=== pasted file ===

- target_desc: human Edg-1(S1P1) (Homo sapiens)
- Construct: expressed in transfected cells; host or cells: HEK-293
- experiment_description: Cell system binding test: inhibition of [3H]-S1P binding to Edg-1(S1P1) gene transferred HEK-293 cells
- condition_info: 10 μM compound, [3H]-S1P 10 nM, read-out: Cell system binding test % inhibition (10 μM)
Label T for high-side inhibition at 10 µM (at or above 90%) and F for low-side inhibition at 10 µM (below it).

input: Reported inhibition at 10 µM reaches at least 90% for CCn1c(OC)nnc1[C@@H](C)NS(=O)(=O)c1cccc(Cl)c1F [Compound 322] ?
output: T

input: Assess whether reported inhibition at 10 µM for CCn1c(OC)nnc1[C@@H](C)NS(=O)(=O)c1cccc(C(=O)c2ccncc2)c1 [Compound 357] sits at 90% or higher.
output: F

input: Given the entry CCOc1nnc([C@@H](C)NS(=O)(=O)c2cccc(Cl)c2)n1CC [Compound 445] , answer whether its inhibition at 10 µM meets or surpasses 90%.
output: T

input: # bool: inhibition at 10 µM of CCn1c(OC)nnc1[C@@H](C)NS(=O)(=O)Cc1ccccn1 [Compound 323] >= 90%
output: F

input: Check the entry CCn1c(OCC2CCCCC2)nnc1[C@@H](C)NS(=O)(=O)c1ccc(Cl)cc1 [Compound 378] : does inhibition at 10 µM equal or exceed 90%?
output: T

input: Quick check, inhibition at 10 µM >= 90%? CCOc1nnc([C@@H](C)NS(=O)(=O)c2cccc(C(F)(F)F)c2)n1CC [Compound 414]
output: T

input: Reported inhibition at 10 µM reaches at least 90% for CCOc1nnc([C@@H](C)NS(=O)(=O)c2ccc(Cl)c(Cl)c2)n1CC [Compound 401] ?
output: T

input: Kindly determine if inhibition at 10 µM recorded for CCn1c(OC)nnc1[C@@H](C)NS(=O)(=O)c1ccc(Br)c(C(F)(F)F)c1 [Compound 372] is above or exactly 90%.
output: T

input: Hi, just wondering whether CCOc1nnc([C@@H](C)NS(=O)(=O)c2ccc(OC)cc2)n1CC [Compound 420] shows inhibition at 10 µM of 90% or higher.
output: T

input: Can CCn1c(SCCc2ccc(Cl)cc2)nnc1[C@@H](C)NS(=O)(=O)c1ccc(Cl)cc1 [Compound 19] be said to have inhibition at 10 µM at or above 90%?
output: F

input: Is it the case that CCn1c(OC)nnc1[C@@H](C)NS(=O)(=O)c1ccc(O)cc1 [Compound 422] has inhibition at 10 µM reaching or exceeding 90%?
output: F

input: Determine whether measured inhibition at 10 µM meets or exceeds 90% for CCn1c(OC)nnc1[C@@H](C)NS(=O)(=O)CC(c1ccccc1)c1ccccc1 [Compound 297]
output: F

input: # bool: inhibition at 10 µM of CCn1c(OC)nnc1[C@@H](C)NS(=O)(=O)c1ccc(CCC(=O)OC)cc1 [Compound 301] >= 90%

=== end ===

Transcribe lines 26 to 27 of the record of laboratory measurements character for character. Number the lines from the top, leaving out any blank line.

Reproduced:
input: Is it the case that CCn1c(OC)nnc1[C@@H](C)NS(=O)(=O)c1ccc(O)cc1 [Compound 422] has inhibition at 10 µM reaching or exceeding 90%?
output: F